“Given expectations for a return to earnings growth, it will be more important than ever to monitor the guidance companies provide over the next few quarters,” said John Butters, senior earnings analyst at FactSet. Stated.

Bank executives will spend an entire quarter digesting the fallout from the March turmoil that led to regulators buying three banks. Treasury Secretary Janet L. Yellen recently warned that further bank consolidation may be on the horizon.

Investors will also get the chance to hear stories of companies that have benefited from the artificial intelligence craze, sending stock prices skyrocketing for dozens of chip makers and other tech companies.

Possibly the biggest beneficiary of the AI ​​boom, Nvidia is up more than 180% this year, boosting its market valuation by more than $600 billion, making the chipmaker one of the select few companies worth over $1 trillion. became one.

Apple, the largest stock in the S&P 500, hit a record high in the stock market this week, pushing it within reach of the first company to exceed $3 trillion in valuation.

“The big risks are in the technology and AI theme,” said Citigroup’s Kaiser, warning that some companies’ soaring valuations are based more on expectations than current reality. “They will be examined under a microscope,” he said.

The most important measure of the health of the broader economy is consumers like PepsiCo and McDonald’s, who have been successful in raising prices to consumers, thereby minimizing the rising costs associated with interest rates and inflation. would be a company

There are signs that households across the country are tightening their purse strings as their savings piled up during the pandemic dwindle, making it unclear how long they can continue to absorb rising prices.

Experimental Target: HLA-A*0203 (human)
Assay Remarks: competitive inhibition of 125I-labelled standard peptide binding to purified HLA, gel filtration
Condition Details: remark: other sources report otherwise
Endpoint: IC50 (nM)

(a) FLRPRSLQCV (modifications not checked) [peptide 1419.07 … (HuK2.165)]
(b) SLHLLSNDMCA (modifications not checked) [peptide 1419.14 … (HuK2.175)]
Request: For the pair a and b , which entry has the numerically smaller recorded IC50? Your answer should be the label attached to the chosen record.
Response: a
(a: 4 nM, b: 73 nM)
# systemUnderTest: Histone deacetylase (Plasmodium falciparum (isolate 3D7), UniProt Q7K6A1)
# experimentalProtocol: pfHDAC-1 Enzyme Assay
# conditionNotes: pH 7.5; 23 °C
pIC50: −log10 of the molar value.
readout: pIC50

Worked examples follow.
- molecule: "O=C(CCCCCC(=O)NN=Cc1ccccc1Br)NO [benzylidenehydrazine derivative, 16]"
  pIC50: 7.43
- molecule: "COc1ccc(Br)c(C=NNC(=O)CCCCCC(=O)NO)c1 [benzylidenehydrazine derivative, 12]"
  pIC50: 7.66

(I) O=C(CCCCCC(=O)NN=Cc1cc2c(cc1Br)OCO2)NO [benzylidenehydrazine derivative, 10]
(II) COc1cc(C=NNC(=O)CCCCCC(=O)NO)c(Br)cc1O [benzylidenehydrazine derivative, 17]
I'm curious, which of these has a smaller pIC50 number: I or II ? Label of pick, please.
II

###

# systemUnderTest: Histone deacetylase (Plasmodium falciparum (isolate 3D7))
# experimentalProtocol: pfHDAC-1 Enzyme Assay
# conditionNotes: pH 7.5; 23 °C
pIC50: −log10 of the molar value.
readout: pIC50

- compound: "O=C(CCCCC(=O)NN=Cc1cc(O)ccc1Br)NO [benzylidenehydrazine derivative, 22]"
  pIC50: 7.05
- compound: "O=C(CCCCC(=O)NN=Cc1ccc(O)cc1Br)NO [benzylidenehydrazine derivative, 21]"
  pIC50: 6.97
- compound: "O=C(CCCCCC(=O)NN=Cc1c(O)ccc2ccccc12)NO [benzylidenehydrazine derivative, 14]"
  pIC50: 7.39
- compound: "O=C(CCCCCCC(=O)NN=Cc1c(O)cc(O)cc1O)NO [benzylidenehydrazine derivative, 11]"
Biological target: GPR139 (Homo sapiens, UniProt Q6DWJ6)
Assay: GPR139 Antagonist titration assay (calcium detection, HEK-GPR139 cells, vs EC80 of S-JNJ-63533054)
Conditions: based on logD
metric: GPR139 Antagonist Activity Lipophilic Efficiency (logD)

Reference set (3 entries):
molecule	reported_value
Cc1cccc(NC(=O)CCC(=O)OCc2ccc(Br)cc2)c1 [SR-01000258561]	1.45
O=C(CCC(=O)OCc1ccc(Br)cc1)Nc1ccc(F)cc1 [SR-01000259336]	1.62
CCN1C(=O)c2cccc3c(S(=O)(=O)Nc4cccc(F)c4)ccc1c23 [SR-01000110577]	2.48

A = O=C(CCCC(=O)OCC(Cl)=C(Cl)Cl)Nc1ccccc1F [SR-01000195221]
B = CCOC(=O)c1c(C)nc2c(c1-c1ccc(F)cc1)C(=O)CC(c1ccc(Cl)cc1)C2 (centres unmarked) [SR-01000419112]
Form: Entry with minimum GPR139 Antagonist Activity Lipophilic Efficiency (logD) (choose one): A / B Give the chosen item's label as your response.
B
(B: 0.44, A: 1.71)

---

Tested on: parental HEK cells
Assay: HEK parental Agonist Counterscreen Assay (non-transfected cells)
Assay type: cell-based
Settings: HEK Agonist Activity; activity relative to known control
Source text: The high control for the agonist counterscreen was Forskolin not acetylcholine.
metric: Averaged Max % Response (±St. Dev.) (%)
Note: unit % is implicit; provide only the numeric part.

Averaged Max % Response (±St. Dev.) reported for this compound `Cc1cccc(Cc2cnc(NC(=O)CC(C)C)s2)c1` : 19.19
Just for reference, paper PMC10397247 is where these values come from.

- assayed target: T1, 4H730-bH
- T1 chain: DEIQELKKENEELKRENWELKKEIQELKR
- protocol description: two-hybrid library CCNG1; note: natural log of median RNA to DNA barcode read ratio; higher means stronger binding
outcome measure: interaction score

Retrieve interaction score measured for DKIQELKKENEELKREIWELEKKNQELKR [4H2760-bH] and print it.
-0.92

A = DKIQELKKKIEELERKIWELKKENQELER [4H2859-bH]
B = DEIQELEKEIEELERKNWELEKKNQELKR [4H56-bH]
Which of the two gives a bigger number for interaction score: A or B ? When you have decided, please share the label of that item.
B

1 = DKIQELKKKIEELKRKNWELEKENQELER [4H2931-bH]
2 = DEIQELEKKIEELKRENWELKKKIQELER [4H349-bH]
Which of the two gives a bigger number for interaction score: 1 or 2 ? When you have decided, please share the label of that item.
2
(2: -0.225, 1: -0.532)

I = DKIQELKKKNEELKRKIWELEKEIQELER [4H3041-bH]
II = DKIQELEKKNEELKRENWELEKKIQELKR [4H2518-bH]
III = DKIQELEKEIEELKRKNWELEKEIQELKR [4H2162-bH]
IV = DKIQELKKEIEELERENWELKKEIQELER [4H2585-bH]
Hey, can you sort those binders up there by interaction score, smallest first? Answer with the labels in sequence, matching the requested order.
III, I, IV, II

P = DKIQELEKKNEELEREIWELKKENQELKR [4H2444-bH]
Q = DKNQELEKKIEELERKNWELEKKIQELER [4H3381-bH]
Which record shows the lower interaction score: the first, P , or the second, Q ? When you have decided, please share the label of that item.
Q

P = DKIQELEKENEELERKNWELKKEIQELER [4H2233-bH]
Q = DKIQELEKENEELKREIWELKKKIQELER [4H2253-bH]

Despite investor bullishness, companies appear more wary of the potential for the economy to begin to falter.a Survey of Optimism Small business sales rose in May but are still near their lowest levels in a decade.a Similar survey The share of manufacturing from the Federal Reserve Bank of Philadelphia has also increased slightly recently, but is still significantly lower than it was two years ago.

Business executives are opting for more conservative management strategies, forgoing tactics to boost stock prices, such as stock buybacks and large dividends.

Nevertheless, among the handful of companies that have already announced earnings, the trend is in the opposite direction. General Mills Chairman and Chief Executive Jeffrey Harmening said on Thursday’s earnings call that sales were starting to slow “as consumers are feeling the pinch from inflation.”

Economy leader FedEx reported a decline in transaction volumes across its operations. “We are all focused on the consumer,” said Brie A. Carrere, the company’s chief customer officer.

Policymakers looking to engineer a gradual slowdown in the economy will welcome some weakness. But if their efforts falter, the decline in earnings could accelerate, leading to layoffs, rising unemployment and the onset of an even deeper recession.

“We know the labor market is usually the last to go down,” said Roger Arriaga Diaz, chief economist for the Americas at Vanguard. “If you see a weakening labor market, you are already there.”

One of the most widely discussed recession indicators on Wall Street compares the difference between short-term and long-term Treasury yields. Investors usually need more interest to lend to the government for the long term. When this relationship, known as the “yield curve,” inverts, as it did last year, it’s usually followed by a recession.

Kathy Jones, chief fixed-income strategist at the Schwab Center for Financial Research, said she hopes that doesn’t happen, but “seems like there’s a lot to ask.”